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Exploding from a house on a lonely, windy hill in rural Kent, Moon > Sun’s debut EP smashes together garbled electronics, languid beats and lo-fi, improvised vocals to create something that hovers just on the borders of the familiar. The subtle, hidden melodies certainly give the sense that this is pop music, but it’s an unsettling kind of pop; the beats don’t always keep up, dissonance nudges its way in-between the harmonies and the it’s not always clear what’s a vocal line and what’s a synth.
Creator Isaac Ashby, a well-known figure in the UK DIY scene, goes some way towards explaining this strangeness: “Pretty much the entire EP was created through my stream of consciousness. Each song essentially represents a progressive thought in my brain.” The four songs are less tightly wound, meticulously planned units than spontaneous entities born out of moments of creative inspiration, in which a single thought gives birth to a winding, imaginative path. Improvisation, a lost gem in pop music, is a central feature of Moon > Sun’s work, and a key part of Isaac’s creative process, who explains that “lyrically, everything was improvised, and the majority of the recordings used are first takes. Same goes for the music. I feel like producing with such a sense of spontaneity allows for something more authentic and personal.”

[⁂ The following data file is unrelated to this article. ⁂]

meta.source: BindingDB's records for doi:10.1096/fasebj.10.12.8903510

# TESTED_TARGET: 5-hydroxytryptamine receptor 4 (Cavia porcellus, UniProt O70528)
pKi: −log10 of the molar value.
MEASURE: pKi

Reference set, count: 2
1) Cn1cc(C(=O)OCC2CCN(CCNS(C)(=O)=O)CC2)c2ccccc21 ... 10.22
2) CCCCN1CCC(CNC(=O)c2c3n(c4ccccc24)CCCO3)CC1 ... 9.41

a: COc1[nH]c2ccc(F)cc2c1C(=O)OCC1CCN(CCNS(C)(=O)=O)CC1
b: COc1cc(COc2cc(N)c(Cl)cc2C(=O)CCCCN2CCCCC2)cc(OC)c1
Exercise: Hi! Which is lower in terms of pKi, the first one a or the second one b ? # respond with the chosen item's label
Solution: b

The personal and the impersonal seem to clash on the EP’s four tracks, with haunting vocal lines coming up against fuzzy, reverberating keyboards that completely fill the claustrophobic space of the ear canal. “Norway”, for example, seems to leave the listener floating in space, trapped within their own mind but drifting freely and without control. In contrast to the fluidity of “Norway”, “Sail”, the EP’s unnerving closer, utilises outlandish, crushed guitar, pulsing background synths and half-wailed vocals to push pop to its absolute limits.
If Moon > Sun’s EP is strange, spontaneous and even unsettling it is so deliberately. Rather than sitting comfortably on the obvious and the tried-and-tested, Isaac Ashby forces you to both pay attention and to lose yourself, to both follow the intriguing melodies and to let them drift, and to realise that the best pop need not sit within mundane boundaries.
Out on Cassette through Little L Records Feb 2015
Words by Joe Stewart